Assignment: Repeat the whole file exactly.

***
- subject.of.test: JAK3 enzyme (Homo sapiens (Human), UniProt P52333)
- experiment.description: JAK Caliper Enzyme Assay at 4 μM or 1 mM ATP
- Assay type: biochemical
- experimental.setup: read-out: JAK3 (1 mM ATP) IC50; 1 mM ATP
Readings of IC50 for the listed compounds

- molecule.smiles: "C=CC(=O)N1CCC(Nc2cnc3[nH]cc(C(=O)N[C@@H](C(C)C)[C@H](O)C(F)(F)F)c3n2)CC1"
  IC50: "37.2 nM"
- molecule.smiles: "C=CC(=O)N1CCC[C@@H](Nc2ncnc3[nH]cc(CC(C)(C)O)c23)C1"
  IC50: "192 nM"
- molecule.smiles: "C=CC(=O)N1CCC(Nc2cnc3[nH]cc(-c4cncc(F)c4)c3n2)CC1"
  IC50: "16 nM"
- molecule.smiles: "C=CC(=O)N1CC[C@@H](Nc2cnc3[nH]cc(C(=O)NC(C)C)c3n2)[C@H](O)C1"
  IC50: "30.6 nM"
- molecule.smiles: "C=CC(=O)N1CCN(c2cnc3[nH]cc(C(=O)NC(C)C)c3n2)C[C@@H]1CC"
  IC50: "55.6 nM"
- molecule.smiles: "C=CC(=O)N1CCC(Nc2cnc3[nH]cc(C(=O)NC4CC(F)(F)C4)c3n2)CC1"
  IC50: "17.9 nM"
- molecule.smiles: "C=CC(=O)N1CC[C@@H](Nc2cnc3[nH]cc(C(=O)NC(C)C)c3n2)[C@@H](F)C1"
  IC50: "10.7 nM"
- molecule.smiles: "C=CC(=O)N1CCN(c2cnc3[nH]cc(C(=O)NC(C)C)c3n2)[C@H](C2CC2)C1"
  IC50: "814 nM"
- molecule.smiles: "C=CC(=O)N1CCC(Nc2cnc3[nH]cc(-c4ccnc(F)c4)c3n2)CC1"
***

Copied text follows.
- subject.of.test: JAK3 enzyme (Homo sapiens (Human), UniProt P52333)
- experiment.description: JAK Caliper Enzyme Assay at 4 μM or 1 mM ATP
- Assay type: biochemical
- experimental.setup: read-out: JAK3 (1 mM ATP) IC50; 1 mM ATP
Readings of IC50 for the listed compounds

- molecule.smiles: "C=CC(=O)N1CCC(Nc2cnc3[nH]cc(C(=O)N[C@@H](C(C)C)[C@H](O)C(F)(F)F)c3n2)CC1"
  IC50: "37.2 nM"
- molecule.smiles: "C=CC(=O)N1CCC[C@@H](Nc2ncnc3[nH]cc(CC(C)(C)O)c23)C1"
  IC50: "192 nM"
- molecule.smiles: "C=CC(=O)N1CCC(Nc2cnc3[nH]cc(-c4cncc(F)c4)c3n2)CC1"
  IC50: "16 nM"
- molecule.smiles: "C=CC(=O)N1CC[C@@H](Nc2cnc3[nH]cc(C(=O)NC(C)C)c3n2)[C@H](O)C1"
  IC50: "30.6 nM"
- molecule.smiles: "C=CC(=O)N1CCN(c2cnc3[nH]cc(C(=O)NC(C)C)c3n2)C[C@@H]1CC"
  IC50: "55.6 nM"
- molecule.smiles: "C=CC(=O)N1CCC(Nc2cnc3[nH]cc(C(=O)NC4CC(F)(F)C4)c3n2)CC1"
  IC50: "17.9 nM"
- molecule.smiles: "C=CC(=O)N1CC[C@@H](Nc2cnc3[nH]cc(C(=O)NC(C)C)c3n2)[C@@H](F)C1"
  IC50: "10.7 nM"
- molecule.smiles: "C=CC(=O)N1CCN(c2cnc3[nH]cc(C(=O)NC(C)C)c3n2)[C@H](C2CC2)C1"
  IC50: "814 nM"
- molecule.smiles: "C=CC(=O)N1CCC(Nc2cnc3[nH]cc(-c4ccnc(F)c4)c3n2)CC1"